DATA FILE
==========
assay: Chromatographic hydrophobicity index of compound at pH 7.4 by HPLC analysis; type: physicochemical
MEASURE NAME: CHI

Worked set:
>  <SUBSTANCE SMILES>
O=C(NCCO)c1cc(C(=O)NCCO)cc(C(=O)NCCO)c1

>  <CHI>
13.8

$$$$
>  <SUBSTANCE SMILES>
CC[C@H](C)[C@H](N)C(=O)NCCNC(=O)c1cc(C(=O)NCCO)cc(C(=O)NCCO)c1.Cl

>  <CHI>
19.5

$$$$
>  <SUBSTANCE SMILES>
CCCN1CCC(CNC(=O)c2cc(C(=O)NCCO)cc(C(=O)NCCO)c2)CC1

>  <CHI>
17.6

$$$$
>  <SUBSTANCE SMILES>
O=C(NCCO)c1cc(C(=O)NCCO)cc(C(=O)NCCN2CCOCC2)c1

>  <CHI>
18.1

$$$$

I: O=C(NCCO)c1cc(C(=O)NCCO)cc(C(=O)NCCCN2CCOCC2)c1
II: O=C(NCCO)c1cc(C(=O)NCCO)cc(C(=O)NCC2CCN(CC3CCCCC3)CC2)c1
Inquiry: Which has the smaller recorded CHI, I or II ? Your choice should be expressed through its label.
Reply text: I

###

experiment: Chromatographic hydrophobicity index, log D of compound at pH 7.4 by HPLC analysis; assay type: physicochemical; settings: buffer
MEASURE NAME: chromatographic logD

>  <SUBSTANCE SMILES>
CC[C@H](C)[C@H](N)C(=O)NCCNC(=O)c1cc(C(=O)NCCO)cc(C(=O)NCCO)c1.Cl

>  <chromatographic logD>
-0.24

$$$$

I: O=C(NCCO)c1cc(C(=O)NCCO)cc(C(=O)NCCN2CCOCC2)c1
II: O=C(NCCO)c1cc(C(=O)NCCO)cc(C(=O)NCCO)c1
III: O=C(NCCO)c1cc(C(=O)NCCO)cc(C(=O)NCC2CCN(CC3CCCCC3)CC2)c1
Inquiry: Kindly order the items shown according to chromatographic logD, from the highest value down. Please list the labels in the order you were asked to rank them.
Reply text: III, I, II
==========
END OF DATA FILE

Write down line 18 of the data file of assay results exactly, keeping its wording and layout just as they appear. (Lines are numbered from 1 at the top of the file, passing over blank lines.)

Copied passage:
$$$$